There was never a shortage of questions. I wish I asked more questions during the sessions. Part of being extremely new to the field is that I haven’t encountered the A-Z list of scenarios at the workplace. In addition, I have experienced some interesting workplace dynamics which I’ve learned how to manage and recover from. At the next conference, I will make it a priority to ask more questions in the future.

Keep an open mind

The reason why we attend workshops is to learn. Because we come from a variety of different backgrounds, such as marketing, management, computer science, writing, editing, and communication, we have different interpretations for how we understand Content Strategy. Each interpretation of Content Strategy may differ from one another, but we can add them together to build a better definition. I definitely have expanded my definition of Content Strategy after the last two conferences.

Build your network

Connect online with LavaCon attendees

Connect online with LavaCon attendees

Lastly, I will hit the networking game on Twitter and LinkedIn and to connect with everyone I met. I love how we have common interests and the social channels are available to professionally network. After LavaCon, I’m always happy to expand my network and include wonderful professionals which I will later meet at other conferences throughout the year. The advantage of connecting professionally with colleagues is you will open up new career opportunities for the future.


Later this month, I will write another post about the LavaCon Workshop group activities and what I observed. In the meantime, see more about what happened at LavaCon, check out the #LavaCon Twitter Feed and Andrea Ames’ SlideShare Slides. Also, learn more about the LavaCon 2013 Conference  and I look forward to seeing you in Portland, OR in October.

LavaCon 2012 Recap

Having returned from LavaCon Conference on Content Strategies and Digital Media, I feel much more confident within the field of technical communication. I have a list of colleagues I need to connect with after the conference and reconnect with others I saw too!

It is always a pleasure to meet up with conference attendees and this was the second time attending LavaCon. I have met most of my colleagues from previous STC Summits and it’s awesome that I get to see them twice a year.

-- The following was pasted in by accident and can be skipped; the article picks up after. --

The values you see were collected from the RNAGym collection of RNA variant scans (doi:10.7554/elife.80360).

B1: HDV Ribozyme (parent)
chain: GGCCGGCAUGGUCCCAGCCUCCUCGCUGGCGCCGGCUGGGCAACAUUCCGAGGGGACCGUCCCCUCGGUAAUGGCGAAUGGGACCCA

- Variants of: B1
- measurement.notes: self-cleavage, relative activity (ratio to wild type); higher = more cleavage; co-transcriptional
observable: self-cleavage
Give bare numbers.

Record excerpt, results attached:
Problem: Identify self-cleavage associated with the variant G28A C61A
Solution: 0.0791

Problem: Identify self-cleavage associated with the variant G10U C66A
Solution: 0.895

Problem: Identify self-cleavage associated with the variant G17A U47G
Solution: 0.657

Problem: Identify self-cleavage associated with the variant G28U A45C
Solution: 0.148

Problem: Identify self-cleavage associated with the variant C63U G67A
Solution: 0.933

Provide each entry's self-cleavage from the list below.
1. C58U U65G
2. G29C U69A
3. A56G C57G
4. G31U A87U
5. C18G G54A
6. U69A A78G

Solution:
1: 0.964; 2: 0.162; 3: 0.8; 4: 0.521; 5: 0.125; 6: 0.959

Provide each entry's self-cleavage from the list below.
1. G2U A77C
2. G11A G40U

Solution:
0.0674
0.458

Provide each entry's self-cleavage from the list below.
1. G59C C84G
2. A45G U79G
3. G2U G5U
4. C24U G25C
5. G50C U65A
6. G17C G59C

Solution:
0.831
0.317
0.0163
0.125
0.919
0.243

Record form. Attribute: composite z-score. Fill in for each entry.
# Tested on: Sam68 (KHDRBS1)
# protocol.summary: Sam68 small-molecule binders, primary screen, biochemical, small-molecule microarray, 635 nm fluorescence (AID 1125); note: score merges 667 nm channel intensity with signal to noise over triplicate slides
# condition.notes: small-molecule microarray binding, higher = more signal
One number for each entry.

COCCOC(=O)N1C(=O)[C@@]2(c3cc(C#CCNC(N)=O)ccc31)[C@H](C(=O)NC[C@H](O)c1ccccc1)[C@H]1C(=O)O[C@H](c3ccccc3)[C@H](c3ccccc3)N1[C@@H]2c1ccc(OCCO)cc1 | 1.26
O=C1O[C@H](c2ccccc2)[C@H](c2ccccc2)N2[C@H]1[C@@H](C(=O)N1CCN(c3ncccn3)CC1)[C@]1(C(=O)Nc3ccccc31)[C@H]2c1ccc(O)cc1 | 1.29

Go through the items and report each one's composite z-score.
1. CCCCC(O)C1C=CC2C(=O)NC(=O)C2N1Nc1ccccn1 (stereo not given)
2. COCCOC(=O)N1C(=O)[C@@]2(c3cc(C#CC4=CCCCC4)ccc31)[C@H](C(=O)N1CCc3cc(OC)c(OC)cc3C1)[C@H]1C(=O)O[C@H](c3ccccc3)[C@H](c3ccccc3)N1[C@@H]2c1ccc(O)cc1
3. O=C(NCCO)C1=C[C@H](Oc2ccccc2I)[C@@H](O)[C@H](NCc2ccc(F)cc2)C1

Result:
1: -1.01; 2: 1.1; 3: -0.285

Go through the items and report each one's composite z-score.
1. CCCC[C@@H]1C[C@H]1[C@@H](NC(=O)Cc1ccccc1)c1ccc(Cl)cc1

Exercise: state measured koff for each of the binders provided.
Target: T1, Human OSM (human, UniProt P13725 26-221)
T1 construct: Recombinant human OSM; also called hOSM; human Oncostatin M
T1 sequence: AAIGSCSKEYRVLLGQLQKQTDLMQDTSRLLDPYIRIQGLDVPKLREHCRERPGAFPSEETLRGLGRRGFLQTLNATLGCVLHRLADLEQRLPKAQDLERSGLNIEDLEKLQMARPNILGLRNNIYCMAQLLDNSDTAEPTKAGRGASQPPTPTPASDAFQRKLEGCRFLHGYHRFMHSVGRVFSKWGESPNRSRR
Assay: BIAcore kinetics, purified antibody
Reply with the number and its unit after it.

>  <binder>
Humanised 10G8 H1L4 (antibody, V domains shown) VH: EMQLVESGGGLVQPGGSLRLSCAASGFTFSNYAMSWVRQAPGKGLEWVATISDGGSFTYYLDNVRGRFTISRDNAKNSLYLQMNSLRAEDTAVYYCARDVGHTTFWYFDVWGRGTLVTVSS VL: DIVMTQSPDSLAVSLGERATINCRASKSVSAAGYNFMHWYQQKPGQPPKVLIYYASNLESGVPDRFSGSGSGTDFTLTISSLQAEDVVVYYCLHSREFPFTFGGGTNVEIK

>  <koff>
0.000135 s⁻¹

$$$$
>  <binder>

Keep Calm and Back Up

Keep Calm and Back Up Slide – Photo by David Caruso

At this conference, I presented during the lightning talk session along with Kit Brown-Hoekstra, Brenda Huettner, and David Caruso. We each presented on a variety of inspirational topics about our field. Usually during a lightning talk, we each speak for 10 minutes with 20 slides that auto-advance every 30 seconds. We had enough time in our session to add a “ninja talk,” which follows the same format, except the presenter does not have access to the slides in advance to prepare for their talk. David Caruso was the lucky presenter to speak about “The Art of the Lightning Talk,” which Rachel Houghton recorded the presentation.

In addition to the conference, I enjoyed Adobe Day as well as the pre-conference workshop session on change management. Many thanks go out to my colleagues who I met at LavaCon. I greatly appreciate the help and advice they provided while socializing with them between sessions.

I also want to thank Jack Molisani, the Executive Director of the LavaCon Conference for opening up new opportunities in the technical communication field. The experience at LavaCon is rather unique due to his awesome conference hotel location choice; amazing food options and entertainment; and fantastic selection of professionals he invites to present during this conference.

Among my adventures in Portland, here are some numbers

  • Stayed in Portland for 5 days
  • Ate 3 Voodoo Doughnuts (yum!)
  • Visited Powell’s City of Books, which contain over 1 million volumes
  • Spent $10 to enjoy the Internet access for about 5 hours on Southwest Airlines (you have no idea how awesome internet is on a plane).
  • Walked over 10 miles in one day

Be sure to read coverage of LavaCon on TechWhirl Online Magazine for Tech Writers, follow #LavaCon as well as @LavaCon, and attend LavaCon next year!